Anyone who saw him sing with Carlos Santana on Monday Night at the Mic earlier this season might have suspected as much. But it would take more than a few licks with the Latin guitarist to improve his kicks.
Martin Gramatica is out of rhythm.
That's how he explains the worst start of his career, going 6-for-12 in field goals, including a missed 36-yarder that was the difference in the Bucs' 17-14 loss to New Orleans on Sunday.
Perhaps more disturbing is that semi-Automatica is just 2-for-8 from more than 29 yards. And that does not include the blocked extra point that cost the world champions a win over the Panthers in their home opener.
On Wednesday, without the accompaniment of his brother, Bill, or Santana from the Monday Night Football segment, Gramatica was singing his own version of oye como va (listen how it goes) mi ritmo (my rhythm).
"The key is getting into a rhythm, something I haven't been able to feel yet; I haven't been able to feel comfortable," Gramatica said. "It's not due to the blocking, snapping or hold, it's myself. I just haven't been able to hit the ball solid like I've done in the past. That's where it's kind of frustrating because I haven't been able to see anything I'm drastically doing wrong."
Of course, there are misses and there are misses. Three of Gramatica's field goals were blocked, including two against the Panthers. The other was a 62-yarder that he drove too low.
"He's had two 60-yard (attempts), maybe I asked a little much," coach Jon Gruden said. "He missed a 50-yarder against Dallas and he missed a couple that were actually rejected by Shaquille O'Neal; he really didn't have much of a chance.
"Are we stunned that he missed the (field goal) the other day? Yeah. We thought he had a good look at the goal posts. How many times does he miss inside the 40? I don't know. But it's been that kind of first half of the season.
"How many screen passes do you throw out in the flat and there's no one there and you make 1 yard? There's been some crazy things happen. But I'm going to stick by my man. I believe he's the strength of this team and hopefully, before it's all said and done, he'll back me up."
Gruden has several reasons to remain confident in Gramatica. For starters, he needs him Sunday against Carolina. Only one touchdown has been scored by the Bucs or Panthers in two of their past three games.
Second, Gramatica might have been the biggest weapon during the Super Bowl run when he set club records for field goals (32), attempts (39) and points (128).
For his career, Gramatica is an 82.1 percent field goal kicker. So he has never dealt with a slump this bad.
"No, not really, I've never had that bad of a percentage," Gramatica said. "But the thing that I told myself is those kicks are over, whether I made them or missed them, I've just got to start from zero this week and hopefully get on a streak. A lot of it could be mental. Once you hit a couple kicks and your confidence builds up, it makes it a lot easier. It never makes it easy, but it makes it easier than it is now. It's on me because the guys are doing a great job of blocking, snapping and holding. So I just have to kick the ball straight, that's basically all I can tell you about that."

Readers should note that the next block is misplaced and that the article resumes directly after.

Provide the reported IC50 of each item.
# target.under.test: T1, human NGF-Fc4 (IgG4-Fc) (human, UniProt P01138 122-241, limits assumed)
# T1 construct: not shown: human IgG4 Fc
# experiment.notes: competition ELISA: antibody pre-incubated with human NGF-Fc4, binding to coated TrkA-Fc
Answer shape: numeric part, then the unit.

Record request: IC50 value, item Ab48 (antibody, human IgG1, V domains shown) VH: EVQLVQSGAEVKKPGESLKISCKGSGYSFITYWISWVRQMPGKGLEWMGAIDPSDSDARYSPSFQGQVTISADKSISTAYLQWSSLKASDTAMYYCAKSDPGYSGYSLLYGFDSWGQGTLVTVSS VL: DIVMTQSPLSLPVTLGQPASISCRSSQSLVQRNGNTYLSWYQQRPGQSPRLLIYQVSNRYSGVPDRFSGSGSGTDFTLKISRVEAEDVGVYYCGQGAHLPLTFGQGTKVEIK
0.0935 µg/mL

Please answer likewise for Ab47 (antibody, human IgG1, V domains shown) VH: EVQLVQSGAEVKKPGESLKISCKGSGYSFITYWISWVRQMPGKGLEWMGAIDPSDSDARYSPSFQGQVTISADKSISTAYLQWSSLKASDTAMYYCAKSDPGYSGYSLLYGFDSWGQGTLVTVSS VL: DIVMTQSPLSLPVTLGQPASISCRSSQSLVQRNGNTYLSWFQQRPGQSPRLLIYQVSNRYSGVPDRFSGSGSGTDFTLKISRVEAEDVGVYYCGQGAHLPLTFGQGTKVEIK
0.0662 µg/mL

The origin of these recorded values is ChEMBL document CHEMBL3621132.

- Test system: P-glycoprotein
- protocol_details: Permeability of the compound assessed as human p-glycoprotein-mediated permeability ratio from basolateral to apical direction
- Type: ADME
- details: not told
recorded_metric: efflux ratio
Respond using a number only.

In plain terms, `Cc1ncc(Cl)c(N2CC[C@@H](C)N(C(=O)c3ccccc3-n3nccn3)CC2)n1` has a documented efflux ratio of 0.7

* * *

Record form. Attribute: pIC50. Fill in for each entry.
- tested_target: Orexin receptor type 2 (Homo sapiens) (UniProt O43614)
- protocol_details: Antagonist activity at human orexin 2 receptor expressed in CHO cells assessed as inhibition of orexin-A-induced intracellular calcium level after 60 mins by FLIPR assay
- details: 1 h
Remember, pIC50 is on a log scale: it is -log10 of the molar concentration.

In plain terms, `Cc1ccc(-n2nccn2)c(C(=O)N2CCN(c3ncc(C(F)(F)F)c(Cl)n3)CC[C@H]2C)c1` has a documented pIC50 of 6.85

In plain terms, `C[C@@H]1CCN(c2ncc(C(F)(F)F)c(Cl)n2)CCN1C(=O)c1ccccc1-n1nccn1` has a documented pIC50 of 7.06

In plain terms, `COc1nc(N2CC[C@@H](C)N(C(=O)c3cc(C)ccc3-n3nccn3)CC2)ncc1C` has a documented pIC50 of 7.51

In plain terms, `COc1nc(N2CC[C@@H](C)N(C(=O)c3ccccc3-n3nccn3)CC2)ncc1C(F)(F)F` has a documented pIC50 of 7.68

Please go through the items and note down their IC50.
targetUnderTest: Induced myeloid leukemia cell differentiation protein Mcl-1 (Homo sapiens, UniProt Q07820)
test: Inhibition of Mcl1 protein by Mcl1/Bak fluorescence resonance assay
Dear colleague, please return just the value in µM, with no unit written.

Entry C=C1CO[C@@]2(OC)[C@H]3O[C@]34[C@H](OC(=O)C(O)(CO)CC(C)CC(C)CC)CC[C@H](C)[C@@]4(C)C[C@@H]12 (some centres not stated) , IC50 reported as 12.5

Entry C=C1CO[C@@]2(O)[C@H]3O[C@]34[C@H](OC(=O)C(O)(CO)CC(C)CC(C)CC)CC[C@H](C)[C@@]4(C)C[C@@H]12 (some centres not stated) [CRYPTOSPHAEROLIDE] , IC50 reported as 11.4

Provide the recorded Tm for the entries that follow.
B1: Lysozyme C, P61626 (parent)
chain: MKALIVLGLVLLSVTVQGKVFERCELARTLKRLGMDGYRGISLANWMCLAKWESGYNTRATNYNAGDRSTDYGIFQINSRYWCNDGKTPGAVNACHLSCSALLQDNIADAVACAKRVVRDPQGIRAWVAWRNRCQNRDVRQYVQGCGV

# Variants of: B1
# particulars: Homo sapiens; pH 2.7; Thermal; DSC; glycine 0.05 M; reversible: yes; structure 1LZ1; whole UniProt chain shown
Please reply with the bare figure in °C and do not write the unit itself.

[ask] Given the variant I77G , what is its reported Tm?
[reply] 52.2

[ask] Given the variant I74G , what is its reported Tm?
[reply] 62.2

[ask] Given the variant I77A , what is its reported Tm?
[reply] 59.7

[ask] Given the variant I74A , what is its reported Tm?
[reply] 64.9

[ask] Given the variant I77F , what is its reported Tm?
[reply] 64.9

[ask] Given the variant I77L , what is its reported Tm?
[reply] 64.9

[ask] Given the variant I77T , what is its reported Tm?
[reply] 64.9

Complicating matters is that he's unable to discover what he is doing wrong by watching film.
"The thing is, with my kicking style, each kick looks different," Gramatica said. "It's not like I do one thing. The biggest thing I need to do is with my plant foot, that's where my consistency comes from. And that's probably what I need to fix. Other than that, all my kicks are different so I can't say I follow through more here than there, because sometimes the kick looks terrible but it goes through."
Gramatica refuses to blame the Bucs' protection problems, but it's unrealistic to believe they haven't had some effect. The Panthers were particularly adept at blocking kicks, triple-teaming the A gap between long snapper Ryan Benjamin and a guard.
"We can't spend much more time preparing for it," Gruden said. "Again, they're going to drive a diesel 18-wheeler through the A gap and we're going to put as much of a physical mass on them as we can."
While Gruden and teammates have been supportive, they also have tried to leave Gramatica alone to fight his way out of the slump.
"Martin has actually been kicking the ball pretty well," said punter Tom Tupa, also the holder. "The one he hit Sunday he hit well, but the wind kind of kept it out too. If there was no wind, it would've been good too."
Perhaps just as distressing is that Gramatica's worst performances have come at Raymond James Stadium. A fan favorite since coming to the Bucs five seasons ago, Gramatica has stared down a few patrons at Raymond James Stadium who cursed at him.
"Fans for the most part have been great," Gramatica said. "I just wish some of those people who do talk trash, I wish they'd come say it to your face. That's the only thing."
He added: "Right now, I'm feeling bad because I've let the team down and a lot of the games we've lost, three points would've made a big difference or even the extra point. That's extra tough. But like I said, I have to block everything out and start from zero. Because if I let that bother me, which it can, then it's going to drag on the rest of the year. So I just have to put a stop to it and start over. Basically, it's the best thing I can do."
Not so Automatica anymore
Here's a look at Martin Gramatica's career kicking numbers with the Bucs.
Year FGs Pct. PATs Pct.
1999 27-32 84% 25-25 100%
2000 28-34 82% 42-42 100%
2001 23-29 79% 28-28 100%
2002 32-39 82% 32-32 100%
2003 6-12 50% 20-21 95%